Crabby Love? Is there anything in the works?

J: (laughs) Yep, probably! We always say we’ll come up with something one day.

A: We might have to follow that up with a second release.

J: Hit, a second hit. Yeah, there’ll be something. It’s so fun, it’s just good fun.

A: I’m in a band in Boston. I haven’t really spoken about it because I don’t really like to until it’s done, you know what I mean? But it’s very close to being finally finished, I’m just waiting on vocals to get done. That will hopefully get done, and it’ll be cool to do something – like Strange Places, maybe do it on the weekend, maybe play shows here and there. But that’s something I’m pretty psyched on. It’s like alternative rock in the most basic sense, like bands like Sebadoh, or Archers of Loaf. It’s fun, it’s a fun and creative band, so it’s something cool to do.

I wanted to know about Tuesdays with Tay... was that your idea Alex? How did that whole thing come about?

A: Yeah, I had a few ideas when Jeff asked me to work for Run For Cover, and we started thinking of ideas of how it could work. And I just thought it’d be cool for people to see what happens every day at a record label. Most people think of it more like Amazon – you know, you order a record and it just turns up at your house, and it’s all like computers that did it. But it’s like, four people who pack up your orders and take time every day to do that. And they’re real people, and you know, I thought it was something interesting to show our work environment. And Tay is a character, and I thought it would be kind of funny if he was just answering kid’s questions, because they always send in questions all the time to the Tumblr. I was like, why not make a video series out of it? I didn’t think anything of it, and now it’s kind of a thing I guess, so... it’s fun. It’s fun to see that. Kids have come up to me in Australia and asked me about it, and that’s great. I can’t wait to tell Tay about his multiple Australian fans.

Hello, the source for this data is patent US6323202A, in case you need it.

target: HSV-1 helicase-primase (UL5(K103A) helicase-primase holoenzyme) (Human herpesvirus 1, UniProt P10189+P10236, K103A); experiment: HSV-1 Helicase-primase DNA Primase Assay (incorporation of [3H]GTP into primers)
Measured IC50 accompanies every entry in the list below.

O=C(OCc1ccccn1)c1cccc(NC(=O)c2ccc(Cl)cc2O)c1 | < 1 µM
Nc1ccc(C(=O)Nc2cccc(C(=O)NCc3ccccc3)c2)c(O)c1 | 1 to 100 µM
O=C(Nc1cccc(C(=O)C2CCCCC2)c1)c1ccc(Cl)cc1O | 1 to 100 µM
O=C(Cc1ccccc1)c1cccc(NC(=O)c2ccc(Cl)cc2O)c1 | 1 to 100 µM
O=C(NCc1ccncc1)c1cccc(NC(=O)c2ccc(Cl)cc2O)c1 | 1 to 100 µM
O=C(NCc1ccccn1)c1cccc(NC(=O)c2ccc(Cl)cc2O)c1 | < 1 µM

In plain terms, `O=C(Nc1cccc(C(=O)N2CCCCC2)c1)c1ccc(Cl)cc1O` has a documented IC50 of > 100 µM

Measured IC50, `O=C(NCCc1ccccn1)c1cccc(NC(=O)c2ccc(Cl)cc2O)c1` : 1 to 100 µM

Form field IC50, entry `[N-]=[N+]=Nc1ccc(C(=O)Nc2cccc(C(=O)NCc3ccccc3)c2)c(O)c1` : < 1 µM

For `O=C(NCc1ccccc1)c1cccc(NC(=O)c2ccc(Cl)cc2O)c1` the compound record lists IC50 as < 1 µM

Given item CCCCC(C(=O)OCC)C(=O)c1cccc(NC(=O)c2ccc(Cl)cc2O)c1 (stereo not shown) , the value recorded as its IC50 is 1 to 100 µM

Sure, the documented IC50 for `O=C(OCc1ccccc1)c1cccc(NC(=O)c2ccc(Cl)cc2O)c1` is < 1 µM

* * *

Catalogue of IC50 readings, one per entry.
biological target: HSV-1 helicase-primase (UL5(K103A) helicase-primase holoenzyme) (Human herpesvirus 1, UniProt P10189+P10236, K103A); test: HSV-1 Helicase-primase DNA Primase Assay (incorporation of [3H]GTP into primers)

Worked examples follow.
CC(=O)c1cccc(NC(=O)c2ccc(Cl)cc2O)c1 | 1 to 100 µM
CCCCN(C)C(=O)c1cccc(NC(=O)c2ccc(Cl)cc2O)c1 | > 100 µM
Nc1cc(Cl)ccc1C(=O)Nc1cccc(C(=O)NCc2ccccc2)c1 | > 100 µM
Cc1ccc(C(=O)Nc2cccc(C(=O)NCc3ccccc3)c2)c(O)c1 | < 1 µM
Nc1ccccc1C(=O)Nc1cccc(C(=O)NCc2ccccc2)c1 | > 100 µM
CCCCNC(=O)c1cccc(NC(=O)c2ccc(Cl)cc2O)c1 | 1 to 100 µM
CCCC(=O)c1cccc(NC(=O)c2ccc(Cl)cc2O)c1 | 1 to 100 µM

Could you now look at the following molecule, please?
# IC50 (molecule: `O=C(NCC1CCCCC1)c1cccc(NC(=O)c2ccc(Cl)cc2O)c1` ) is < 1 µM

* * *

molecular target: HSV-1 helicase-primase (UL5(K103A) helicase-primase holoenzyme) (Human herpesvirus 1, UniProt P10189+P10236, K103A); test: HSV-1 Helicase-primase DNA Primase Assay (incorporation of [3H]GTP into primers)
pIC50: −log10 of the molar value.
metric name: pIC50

But there are no episodes going up at the moment...

A: No, not right now. Jeff told me we can just chill, so that’s word from the boss. But when I get back we’ve got some ideas. There might be an episode in America, who knows... there’s another Tay that we know that might wanna answer a few questions, but we’ll see.

You’re directing music videos as well obviously. What’s one of your favourites that you’ve done?

A: I try to make each video better than the last one. I learn about new things every time I do a video, so as the next one approaches I’m thinking about something maybe more creative, or new ideas. The more I do videos it’s all about the idea; it’s all about just getting that idea and making it happen. So the Tigers Jaw one was a really cool one, which is strange because it was an extremely last minute video, but it turned out great. I was actually really worried at one point, but it all came together and so that one’s one of my favourites. I got really good feedback on that which is really nice. And I just finished a video for Cloakroom that’s not online yet, but I think some of the shots in that are some of the best shots I’ve done. I’m excited for that. It’s a little bit weird, but we’ll see what people think. But I really like it.

So just to finish up, realistically, what’s next for the band?

A: Touring when we can... we’ll play when we can.

J: We’ll play when we can and it’ll be awesome.

A: It will be awesome, and we’ll appreciate it and it’ll be sweet. But yeah, we have to look so far in advance. So in August we play Reading Festival. Anna, who’s our booking agent, will come and hang out and it will be awesome. And she’ll be like, "Right, what do you wanna do in 2014?", so we’ll be already looking at stuff all the way up until next year, and trying to piece together these bits of times that we have free. And that’s the fun part, trying to put these little pieces together, and being like, "Wow, we have something to look forward to!" So like, touring when we can, the record at some point, and have fun. Not take it too seriously.